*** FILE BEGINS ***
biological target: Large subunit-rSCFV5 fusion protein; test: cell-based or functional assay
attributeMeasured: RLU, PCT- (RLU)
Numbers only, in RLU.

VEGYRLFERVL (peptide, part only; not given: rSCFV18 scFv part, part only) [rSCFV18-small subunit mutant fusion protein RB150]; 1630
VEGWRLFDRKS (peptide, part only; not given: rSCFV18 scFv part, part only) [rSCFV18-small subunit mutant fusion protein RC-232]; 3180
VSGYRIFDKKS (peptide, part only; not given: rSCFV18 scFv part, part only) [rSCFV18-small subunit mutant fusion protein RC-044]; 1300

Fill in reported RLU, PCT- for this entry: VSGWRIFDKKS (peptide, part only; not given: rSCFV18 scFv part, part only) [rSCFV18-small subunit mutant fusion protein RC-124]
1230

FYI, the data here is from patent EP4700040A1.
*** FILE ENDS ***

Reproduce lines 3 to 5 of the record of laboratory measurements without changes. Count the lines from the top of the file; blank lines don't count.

Numbers only, in RLU.

VEGYRLFERVL (peptide, part only; not given: rSCFV18 scFv part, part only) [rSCFV18-small subunit mutant fusion protein RB150]; 1630
VEGWRLFDRKS (peptide, part only; not given: rSCFV18 scFv part, part only) [rSCFV18-small subunit mutant fusion protein RC-232]; 3180